Midbrain 210

Hindbrain 210

Spinal Cord 212

Reflex Actions or Arcs 212

Summary Points 212

Q + A 213

9 The Endocrine System 215

Hypothalamus 216

Pituitary Gland (Hypophysis) 217

Anterior Pituitary – Adenophysis 217

Pars Intermedia 218

Posterior Pituitary (Neurophysis) 218

Thyroid Gland 219

Thyroid Hormones 219

Parathyroid Glands 219

Adrenal Glands 220

Adrenal Cortex 221

Mineralocorticoids 221

Glucocorticoids 222

Adrenal Medulla 222

Pancreas 222

Secretion of Glucagon and Insulin 224

Thymus 225

Ovaries 225

Equine Chorionic Gonadotropin 226

Testes 226

Pineal Gland 227

The Neuroendocrine System 228

Circadian Rhythms in Horses 230

Sleep Patterns in Horses 231

Summary Points 232

Q + A 233

10 The Skin 235

Structure of the Skin 235

Epidermis 237

Stratum Basale 238

Stratum Spinosum 238

Stratum Granulosum 238

Stratum Lucidum 238

Stratum Corneum 238

Dermis 238

Sensation 239

Melanin 239

Sudoriferous Glands (Sweat Glands) 239

Sebaceous Glands 239

Hair 239

Hair Follicles 240

The Coat 241

Thermoregulation 241

Heat Conservation 243

Heat Loss 243

Sweating 245

Breaking Out 246

Dry Coat or Anhydrosis 246

Skin and Coat Colour 246

Summary Points 247

Q + A 247

11 The Senses 249

Transduction 249

Adaptation 249

Somatic Receptors 250

Thermal Sensations 250

Pain Sensations 251

Tactile Sensations 251

Itch Sensation 252

Proprioceptor Sensation 252

Special Senses 253

Sight 253

Visual Streak of the Eye 253

Colour Vision 254

Night Vision 254

Anatomy of the Eye 254

Chambers of the Eye 255

Photoreceptors 256

Transmission of Nerve Impulses to the Brain 258

Accommodation (Focusing) 258

Adaptation of the Horse’s Eyes to Light 258

Eyelids 259

Conjunctiva 259

Lacrimal Apparatus 260

Hearing and Balance 260

Anatomy of the Ear 261

Taste and Smell 264

The Olfactory System 265

Jacobson’s Organ 265

Summary Points 266

Q + A 266

12 Reproduction 267

Reproductive Anatomy of the Mare 267

Vulva 267

Vagina 269

Cervix 269

Uterus 269

Utero-tubular Junction 270

Fallopian Tubes 270

Ovaries 271

The Oestrus Cycle 272

Follicular Development or Oogenesis 275

Ovarian Changes during the Oestrus Cycle 275

Behavioural Signs of Oestrus in the Mare 276

Summary of Mare Behaviour through the Cycle 276

Endocrine Changes during the Oestrus Cycle 277

Artificial Control of the Oestrus Cycle 278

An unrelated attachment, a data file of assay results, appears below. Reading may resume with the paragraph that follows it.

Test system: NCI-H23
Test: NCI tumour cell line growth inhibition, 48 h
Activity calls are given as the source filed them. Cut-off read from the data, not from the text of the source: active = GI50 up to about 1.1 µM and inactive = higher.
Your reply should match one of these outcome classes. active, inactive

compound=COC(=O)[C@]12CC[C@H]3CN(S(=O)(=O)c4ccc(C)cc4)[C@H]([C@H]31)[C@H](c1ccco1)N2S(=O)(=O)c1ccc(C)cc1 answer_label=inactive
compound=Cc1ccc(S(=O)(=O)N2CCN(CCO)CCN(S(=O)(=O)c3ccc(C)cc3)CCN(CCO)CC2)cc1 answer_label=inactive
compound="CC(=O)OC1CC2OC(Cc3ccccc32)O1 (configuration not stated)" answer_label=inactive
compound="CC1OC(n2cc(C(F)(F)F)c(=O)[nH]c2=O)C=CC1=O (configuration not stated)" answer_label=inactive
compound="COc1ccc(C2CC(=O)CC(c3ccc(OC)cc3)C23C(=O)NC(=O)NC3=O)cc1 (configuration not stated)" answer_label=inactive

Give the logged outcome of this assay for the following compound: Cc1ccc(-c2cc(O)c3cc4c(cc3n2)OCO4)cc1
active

Light 279

Hormonal Methods 280

Postponing Ovulation 280

Reproductive Anatomy of the Stallion 280

Scrotum 280

Testes (Testicles) 281

Epididymis 282

Vas Deferens 284

Accessory Sex Glands 284

Vesicular Gland (Seminal Vesicles) 284

Prostate Gland 284

Bulbo-Urethral Gland (Cowper’s Gland) 284

Penis 284

Spermatogenesis 285

Acrosome Reaction 286

Endocrine Pathways in the Male 287

Fertilisation 287

Pregnancy Diagnosis 287

Foetal Sexing 288

Twins 289

Endocrine Maintenance of Gestation 289

Equine Chorionic Gonadotropin 290

Progesterone 290

Oestrogens 290

Relaxin 290

Gestation 291

Implantation and Placentation 291

Embryology 292

Phases of Equine Embryo Development and Migration 293

Phase 1 294

Phase 2 294

Phase 3 294

Phase 4 294

Phase 5 294

Phase 6 294

Timeline of Embryonic Development 294

The Foetal Endocrine System 295

Preparation for Parturition (Birth) 295

The Three Stages of Parturition 296

Stage 1 296

Stage 2 296

Stage 3 296

Induction 296

Lactation 297

Lactogenesis 297

Lactation Curve 298

Applied Reproductive Technologies 298

Artificial Insemination 298

Advantages 299

Disadvantages 299

Collection of Semen 299

Semen Preservation 300

Embryo Transfer 301

Advantages 302

Disadvantages 302

Donor and Recipient Mares 302

The Synchronisation Process 302

Collection of the Embryo 302

Transfer of the Embryo 303

Gamete Intrafallopian Transfer 303

Oocyte Transfer 303

Intracytoplasmic Sperm Injection (ICSI) 303

Summary Points 303

Q + A 304

13 Genetics 305

The Genetic Code or Genome 305

Chromosomes 305

Gene Expression 306

Mitochondrial DNA 307

The Y Chromosome 308

Alleles 308

Dominance 308

Sex Cells 309

Hybrids 309

Heredity 309

Sex Determination 310

Genotype and Phenotype 311

Polygenic or Multiple Gene Traits 311

Multiple Alleles 311

Sex Linkage 311

Lethal Genes 311

Lethal White Foal Syndrome (LWFS) 311

Foal Immunodeficiency Syndrome (FIS) 311

Lavender Foal Syndrome (LFS) 312

Severe Combined Immunodeficiency (SCID) 312

Congenital Curly Coat Syndrome 312

Epigenetics 312

Muscle Disorders 314

Nuclear Transfer (Cloning) 314